Missouri rep wants violent-game tax

HB 157 would charge a 1 percent excise tax on games rated T, M, or AO in Missouri; revenue derived would go toward mental health programs.

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If a new bill becomes law, gamers in Missouri could pay a "violent-game" tax in the near future. Missouri representative Diane Franklin (R-123rd District) introduced HB 157 (via PC Gamer) to the state's General Assembly this week, proposing that all games rated T, M, or AO carry a 1 percent excise tax.

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Revenue derived from this initiative would be deposited into the state's general revenue fund and be used only for the treatment of mental health conditions associated with "exposure" to violent video games.

According to the bill, "immediate action" is necessary to protect and ensure the mental health of those exposed to violent video games. In addition, it claims that such a bill is necessary for the "immediate preservation of public health, welfare, peace, and safety."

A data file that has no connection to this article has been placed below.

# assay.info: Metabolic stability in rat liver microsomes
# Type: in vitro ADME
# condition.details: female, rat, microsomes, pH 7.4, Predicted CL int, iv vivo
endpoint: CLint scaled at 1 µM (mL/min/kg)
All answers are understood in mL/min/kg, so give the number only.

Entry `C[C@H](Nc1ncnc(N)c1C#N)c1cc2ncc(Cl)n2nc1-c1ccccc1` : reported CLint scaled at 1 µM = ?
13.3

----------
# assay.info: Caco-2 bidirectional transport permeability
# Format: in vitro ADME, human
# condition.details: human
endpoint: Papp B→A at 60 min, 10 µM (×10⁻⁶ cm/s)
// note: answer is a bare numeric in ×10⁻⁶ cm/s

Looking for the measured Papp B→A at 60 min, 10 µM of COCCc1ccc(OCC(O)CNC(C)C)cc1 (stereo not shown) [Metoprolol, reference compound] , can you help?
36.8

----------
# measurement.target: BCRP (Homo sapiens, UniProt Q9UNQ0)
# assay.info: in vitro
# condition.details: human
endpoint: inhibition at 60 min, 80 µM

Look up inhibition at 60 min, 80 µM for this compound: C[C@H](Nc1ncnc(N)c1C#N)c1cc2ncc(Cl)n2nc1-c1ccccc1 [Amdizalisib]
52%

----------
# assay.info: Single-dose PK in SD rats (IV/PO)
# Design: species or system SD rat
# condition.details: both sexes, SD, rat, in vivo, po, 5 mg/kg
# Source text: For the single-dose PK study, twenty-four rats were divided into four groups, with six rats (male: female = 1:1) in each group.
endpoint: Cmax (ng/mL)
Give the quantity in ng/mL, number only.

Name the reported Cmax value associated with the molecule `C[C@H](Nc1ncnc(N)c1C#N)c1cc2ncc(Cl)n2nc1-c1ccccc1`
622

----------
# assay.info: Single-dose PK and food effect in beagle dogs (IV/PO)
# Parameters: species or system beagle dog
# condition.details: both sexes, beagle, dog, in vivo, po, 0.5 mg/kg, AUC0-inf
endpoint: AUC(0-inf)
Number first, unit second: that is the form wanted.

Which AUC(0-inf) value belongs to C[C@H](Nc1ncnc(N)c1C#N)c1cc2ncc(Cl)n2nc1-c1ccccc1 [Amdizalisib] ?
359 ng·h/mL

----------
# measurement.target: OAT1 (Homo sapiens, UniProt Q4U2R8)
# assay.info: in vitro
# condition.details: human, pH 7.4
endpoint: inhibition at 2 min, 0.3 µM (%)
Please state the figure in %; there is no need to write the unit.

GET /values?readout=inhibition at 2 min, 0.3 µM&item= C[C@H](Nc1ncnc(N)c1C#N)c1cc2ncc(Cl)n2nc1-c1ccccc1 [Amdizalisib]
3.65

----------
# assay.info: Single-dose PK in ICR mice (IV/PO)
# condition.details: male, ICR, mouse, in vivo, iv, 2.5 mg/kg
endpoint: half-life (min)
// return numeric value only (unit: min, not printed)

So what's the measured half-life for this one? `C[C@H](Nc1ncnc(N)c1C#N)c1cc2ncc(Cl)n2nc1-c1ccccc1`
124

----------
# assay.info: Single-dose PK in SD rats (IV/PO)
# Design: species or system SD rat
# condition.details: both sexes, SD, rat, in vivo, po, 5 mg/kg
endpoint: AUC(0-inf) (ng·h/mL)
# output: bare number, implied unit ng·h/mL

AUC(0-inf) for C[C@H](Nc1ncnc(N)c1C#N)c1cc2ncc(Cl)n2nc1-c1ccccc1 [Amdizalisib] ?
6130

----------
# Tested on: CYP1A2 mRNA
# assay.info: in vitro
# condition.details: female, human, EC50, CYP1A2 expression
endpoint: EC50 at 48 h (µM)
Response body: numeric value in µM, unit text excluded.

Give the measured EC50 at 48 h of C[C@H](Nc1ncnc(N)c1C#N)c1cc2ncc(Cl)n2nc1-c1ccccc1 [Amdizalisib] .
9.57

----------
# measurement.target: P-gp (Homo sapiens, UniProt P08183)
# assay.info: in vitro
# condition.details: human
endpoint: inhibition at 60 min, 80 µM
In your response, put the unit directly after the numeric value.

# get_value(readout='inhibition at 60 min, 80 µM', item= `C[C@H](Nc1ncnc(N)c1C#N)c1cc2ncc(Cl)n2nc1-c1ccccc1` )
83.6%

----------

HB 157 was introduced to the Missouri General Assembly January 14, exactly one month after the schoolhouse massacre in Newtown, Connecticut, that left 20 children and six adults dead.

This is not the first time a state representative has introduced a bill seeking to tax violent games. In January 2012, Oklahoma state representative Will Fourkiller (D-86th District) introduced a bill that would charge a 1 percent excise tax, with revenue derived to be given to the state's obesity-fighting and anti-bullying funds.

This bill was defeated a month later.

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